A Pox on the Patriarchy
- Caroline Criado-Perez
Today BBC’s Woman’s Hour dedicated the whole programme to the challenges facing this year’s graduates. And although, as my boyfriend was so kind as to inform me yesterday, BT 192 online claims I’m aged 36-40 [???], I am one of their number.
But with one small difference.
While part of BT’s estimate is out by more than a decade on my age, I am – or was (sob) – a mature student. And not a ‘mature’ student who took a few extra gap years and started when they were 21 either. When I was 21 I still didn’t know my arse from my elbow and was probably still to be found as a drooling heap on the stairs at Fabric – which is a whole ‘nother article.
No, I was a mature student who had originally tried the traditional route of going straight to university after a year off from school.
The trouble was, at the age of 18, like most 18 year olds, I had absolutely no idea what I wanted to do with my life. Oh, I thought I knew, like most bolshy adolescents. But I didn’t. My ‘decision’ to go to university was more like a continuation of the path of least resistance than an active thought process. It was what I was expected to do. And so since I had given my future no real thought, that was what I did. And it should come as no surprise to anyone that, a year after starting a course chosen because I liked my history teacher, at a university I didn’t research, I dropped out.
Now, not all teenagers are as pathologically lacking in direction as I was. In fact, the other eight students in my college all managed to make it through to the end of their degree. But a recent report reveals that 31,755 students did fail to complete their courses last year – a rise of 13% from the year before. Those who have made it through to the end are faced with an increasingly challenging job market; one of the recent graduates on Woman’s Hour claimed that she was being turned down for jobs because she did not have the degree plus two years’ experience that employers were demanding. And at the likely age of 21 or 22, how could she?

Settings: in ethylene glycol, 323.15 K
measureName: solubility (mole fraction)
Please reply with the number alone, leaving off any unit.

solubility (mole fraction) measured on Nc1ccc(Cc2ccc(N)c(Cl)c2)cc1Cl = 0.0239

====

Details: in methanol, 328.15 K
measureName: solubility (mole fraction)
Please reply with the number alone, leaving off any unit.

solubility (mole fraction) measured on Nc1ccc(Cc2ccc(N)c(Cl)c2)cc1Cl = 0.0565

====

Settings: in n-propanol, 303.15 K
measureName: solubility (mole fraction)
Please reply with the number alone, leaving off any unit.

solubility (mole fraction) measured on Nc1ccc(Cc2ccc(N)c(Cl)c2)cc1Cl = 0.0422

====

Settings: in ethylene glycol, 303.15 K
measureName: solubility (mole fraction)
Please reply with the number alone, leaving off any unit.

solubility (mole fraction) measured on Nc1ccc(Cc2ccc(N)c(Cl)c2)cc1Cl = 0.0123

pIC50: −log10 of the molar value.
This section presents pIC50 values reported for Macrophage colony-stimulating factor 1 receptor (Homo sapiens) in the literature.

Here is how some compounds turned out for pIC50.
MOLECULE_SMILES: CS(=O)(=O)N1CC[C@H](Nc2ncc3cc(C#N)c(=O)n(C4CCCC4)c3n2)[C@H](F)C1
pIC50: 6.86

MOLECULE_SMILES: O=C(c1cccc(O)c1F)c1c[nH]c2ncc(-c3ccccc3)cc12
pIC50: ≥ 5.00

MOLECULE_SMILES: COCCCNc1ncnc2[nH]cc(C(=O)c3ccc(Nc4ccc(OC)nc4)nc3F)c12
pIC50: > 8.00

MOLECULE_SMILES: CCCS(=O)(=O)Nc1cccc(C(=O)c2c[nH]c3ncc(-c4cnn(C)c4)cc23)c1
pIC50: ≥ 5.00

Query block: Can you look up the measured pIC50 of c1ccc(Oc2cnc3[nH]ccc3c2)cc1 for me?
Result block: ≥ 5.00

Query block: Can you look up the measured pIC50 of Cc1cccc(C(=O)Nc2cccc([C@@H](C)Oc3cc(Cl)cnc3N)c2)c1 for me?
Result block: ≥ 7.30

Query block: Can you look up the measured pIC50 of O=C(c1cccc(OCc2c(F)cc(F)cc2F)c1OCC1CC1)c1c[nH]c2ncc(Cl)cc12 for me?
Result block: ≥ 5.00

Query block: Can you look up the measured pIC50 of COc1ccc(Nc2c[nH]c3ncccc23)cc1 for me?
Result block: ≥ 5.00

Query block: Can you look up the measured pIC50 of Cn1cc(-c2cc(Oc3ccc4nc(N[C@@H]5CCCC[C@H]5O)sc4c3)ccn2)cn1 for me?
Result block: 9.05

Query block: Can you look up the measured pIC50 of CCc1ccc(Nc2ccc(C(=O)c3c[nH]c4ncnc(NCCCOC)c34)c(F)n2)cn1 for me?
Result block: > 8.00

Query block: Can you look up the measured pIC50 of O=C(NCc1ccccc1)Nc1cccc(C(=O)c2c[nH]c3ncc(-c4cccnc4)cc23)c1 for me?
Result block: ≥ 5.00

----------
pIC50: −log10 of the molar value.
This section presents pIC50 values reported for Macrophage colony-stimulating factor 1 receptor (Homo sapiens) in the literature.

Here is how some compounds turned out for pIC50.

One of the most obvious solutions to the growing twin problems of non-completion and a stagnant graduate job market, is to change the bizarre mind-set that has become accepted as gospel over the last decade or so. I am speaking of course, of the idea that university is a box that must be ticked off every person’s list before they can graduate [yes] to ‘real’ life.
I find it baffling that this idea has gained such currency to the extent that it is now almost a sacred cow. Contrary to the Browne Report’s disturbing rhetoric, university should not be seen as an inevitable step along the way to a job where one will make Loadsamoney. Unless there are very specific skills that must be learnt before you can embark upon your chosen career – for example medicine – university should be seen as an end in itself. Those who go to university should go there because they have a passion for their subject, not because they think they will get a better job at the end of it. And employers must stop encouraging this type of behaviour. There is simply no reason someone who has spent the last three years studying English Literature should be any more desirable for a post in, for example, the retail industry, than someone who has spent the last three years working in a bar. Or as a secretary.
We need to get away from the type of snobbery that sees academia as somehow ‘better’ than other routes in life. University is not the only option. It is not even the best option. It is just an option, and one that will only be suitable for some people.